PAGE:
Journal cover Journal topic
Geoscientific Model Development An interactive open-access journal of the European Geosciences Union
Geosci. Model Dev., 9, 875-898, 2016
https://doi.org/10.5194/gmd-9-875-2016
© Author(s) 2016. This work is distributed under
the Creative Commons Attribution 3.0 License.
Methods for assessment of models
01 Mar 2016
Representativeness errors in comparing chemistry transport and chemistry climate models with satellite UV–Vis tropospheric column retrievals
K. F. Boersma1,2, G. C. M. Vinken3, and H. J. Eskes1 1Royal Netherlands Meteorological Institute, De Bilt, the Netherlands
2Wageningen University, Meteorology and Air Quality department, Wageningen, the Netherlands
3Eindhoven University of Technology, Eindhoven, the Netherlands
Abstract. Ultraviolet–visible (UV–Vis) satellite retrievals of trace gas columns of nitrogen dioxide (NO2), sulfur dioxide (SO2), and formaldehyde (HCHO) are useful to test and improve models of atmospheric composition, for data assimilation, air quality hindcasting and forecasting, and to provide top-down constraints on emissions. However, because models and satellite measurements do not represent the exact same geophysical quantities, the process of confronting model fields with satellite measurements is complicated by representativeness errors, which degrade the quality of the comparison beyond contributions from modelling and measurement errors alone. Here we discuss three types of representativeness errors that arise from the act of carrying out a model–satellite comparison: (1) horizontal representativeness errors due to imperfect collocation of the model grid cell and an ensemble of satellite pixels called superobservation, (2) temporal representativeness errors originating mostly from differences in cloud cover between the modelled and observed state, and (3) vertical representativeness errors because of reduced satellite sensitivity towards the surface accompanied with necessary retrieval assumptions on the state of the atmosphere. To minimize the impact of these representativeness errors, we recommend that models and satellite measurements be sampled as consistently as possible, and our paper provides a number of recipes to do so. A practical confrontation of tropospheric NO2 columns simulated by the TM5 chemistry transport model (CTM) with Ozone Monitoring Instrument (OMI) tropospheric NO2 retrievals suggests that horizontal representativeness errors, while unavoidable, are limited to within 5–10 % in most cases and of random nature. These errors should be included along with the individual retrieval errors in the overall superobservation error. Temporal sampling errors from mismatches in cloud cover, and, consequently, in photolysis rates, are of the order of 10 % for NO2 and HCHO, and systematic, but partly avoidable. In the case of air pollution applications where sensitivity down to the ground is required, we recommend that models should be sampled on the same mostly cloud-free days as the satellite retrievals. The most relevant representativeness error is associated with the vertical sensitivity of UV–Vis satellite retrievals. Simple vertical integration of modelled profiles leads to systematically different model columns compared to application of the appropriate averaging kernel. In comparing OMI NO2 to GEOS-Chem NO2 simulations, these systematic differences are as large as 15–20 % in summer, but, again, avoidable.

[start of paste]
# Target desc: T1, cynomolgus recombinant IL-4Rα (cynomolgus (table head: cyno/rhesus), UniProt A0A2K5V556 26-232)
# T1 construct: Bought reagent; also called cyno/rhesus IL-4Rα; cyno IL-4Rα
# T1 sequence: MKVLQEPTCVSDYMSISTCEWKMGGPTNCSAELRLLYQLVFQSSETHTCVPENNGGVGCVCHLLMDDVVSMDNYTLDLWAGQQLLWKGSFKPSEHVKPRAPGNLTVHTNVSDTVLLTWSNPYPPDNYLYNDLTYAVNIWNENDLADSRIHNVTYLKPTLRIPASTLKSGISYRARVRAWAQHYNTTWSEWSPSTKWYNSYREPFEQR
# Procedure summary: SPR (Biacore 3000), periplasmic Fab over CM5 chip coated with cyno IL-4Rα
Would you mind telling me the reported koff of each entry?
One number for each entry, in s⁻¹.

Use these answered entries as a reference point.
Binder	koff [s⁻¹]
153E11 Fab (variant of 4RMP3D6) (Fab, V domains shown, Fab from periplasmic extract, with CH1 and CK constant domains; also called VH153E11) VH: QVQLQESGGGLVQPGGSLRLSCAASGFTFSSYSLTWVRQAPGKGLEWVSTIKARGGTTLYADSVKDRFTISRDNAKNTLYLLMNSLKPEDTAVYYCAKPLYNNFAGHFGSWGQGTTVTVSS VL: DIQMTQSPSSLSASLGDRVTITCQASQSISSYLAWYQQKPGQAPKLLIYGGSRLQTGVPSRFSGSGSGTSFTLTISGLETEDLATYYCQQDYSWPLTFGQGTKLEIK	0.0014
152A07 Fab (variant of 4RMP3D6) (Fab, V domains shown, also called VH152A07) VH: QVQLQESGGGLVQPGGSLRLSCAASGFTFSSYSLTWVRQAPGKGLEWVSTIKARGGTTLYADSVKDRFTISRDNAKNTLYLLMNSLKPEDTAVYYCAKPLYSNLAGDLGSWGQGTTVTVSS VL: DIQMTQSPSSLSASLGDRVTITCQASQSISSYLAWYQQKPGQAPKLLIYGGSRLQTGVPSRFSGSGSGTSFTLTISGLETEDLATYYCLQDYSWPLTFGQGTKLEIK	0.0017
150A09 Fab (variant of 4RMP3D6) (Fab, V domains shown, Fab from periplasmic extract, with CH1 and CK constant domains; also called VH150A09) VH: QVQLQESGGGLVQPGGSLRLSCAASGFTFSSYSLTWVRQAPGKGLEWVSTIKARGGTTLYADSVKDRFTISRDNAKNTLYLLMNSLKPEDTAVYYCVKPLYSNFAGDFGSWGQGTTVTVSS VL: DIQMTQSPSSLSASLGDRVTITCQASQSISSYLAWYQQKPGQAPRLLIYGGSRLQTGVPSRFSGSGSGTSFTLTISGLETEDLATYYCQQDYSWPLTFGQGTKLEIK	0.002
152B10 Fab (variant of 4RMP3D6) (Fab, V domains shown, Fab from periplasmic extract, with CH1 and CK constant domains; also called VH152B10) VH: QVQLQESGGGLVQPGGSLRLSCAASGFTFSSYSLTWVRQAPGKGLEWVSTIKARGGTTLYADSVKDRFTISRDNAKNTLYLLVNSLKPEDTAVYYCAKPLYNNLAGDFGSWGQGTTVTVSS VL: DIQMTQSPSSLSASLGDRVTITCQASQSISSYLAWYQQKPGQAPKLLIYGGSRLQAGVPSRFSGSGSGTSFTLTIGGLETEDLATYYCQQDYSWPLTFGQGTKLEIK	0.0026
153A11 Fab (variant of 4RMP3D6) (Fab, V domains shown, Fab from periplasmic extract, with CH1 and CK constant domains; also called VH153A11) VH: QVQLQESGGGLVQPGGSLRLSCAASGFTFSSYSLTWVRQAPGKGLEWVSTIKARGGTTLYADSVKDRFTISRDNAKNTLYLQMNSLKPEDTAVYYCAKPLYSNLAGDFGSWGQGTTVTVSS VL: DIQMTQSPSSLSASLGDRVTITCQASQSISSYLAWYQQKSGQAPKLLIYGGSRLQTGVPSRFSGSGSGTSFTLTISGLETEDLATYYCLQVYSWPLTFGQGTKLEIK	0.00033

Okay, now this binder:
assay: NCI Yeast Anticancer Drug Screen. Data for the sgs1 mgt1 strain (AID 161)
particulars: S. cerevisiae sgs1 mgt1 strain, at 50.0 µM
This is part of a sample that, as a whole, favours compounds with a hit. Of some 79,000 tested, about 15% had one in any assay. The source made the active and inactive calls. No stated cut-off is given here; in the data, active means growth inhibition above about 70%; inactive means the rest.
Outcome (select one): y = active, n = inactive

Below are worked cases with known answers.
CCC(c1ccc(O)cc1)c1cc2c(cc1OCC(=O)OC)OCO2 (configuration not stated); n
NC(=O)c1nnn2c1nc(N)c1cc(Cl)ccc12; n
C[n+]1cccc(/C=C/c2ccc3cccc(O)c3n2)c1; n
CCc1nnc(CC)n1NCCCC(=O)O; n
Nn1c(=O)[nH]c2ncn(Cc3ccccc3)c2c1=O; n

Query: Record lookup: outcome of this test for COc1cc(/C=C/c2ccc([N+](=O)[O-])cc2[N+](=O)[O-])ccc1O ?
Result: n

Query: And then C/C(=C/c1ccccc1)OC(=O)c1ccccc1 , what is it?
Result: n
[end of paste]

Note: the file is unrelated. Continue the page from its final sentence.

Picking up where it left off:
Citation: Boersma, K. F., Vinken, G. C. M., and Eskes, H. J.: Representativeness errors in comparing chemistry transport and chemistry climate models with satellite UV–Vis tropospheric column retrievals, Geosci. Model Dev., 9, 875-898, https://doi.org/10.5194/gmd-9-875-2016, 2016.
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Short summary
Satellite measurements of pollutants and greenhouse gases are useful to test and improve atmospheric models. But this requires that modellers account for the spatial and temporal representativeness and the vertical sensitivity of the satellite measurements. This paper provides guidelines on how to carry out a faithful model-satellite comparison for species such as nitrogen dioxide, sulfur dioxide, and formaldehyde that play a key role in air pollution studies.
Satellite measurements of pollutants and greenhouse gases are useful to test and improve...
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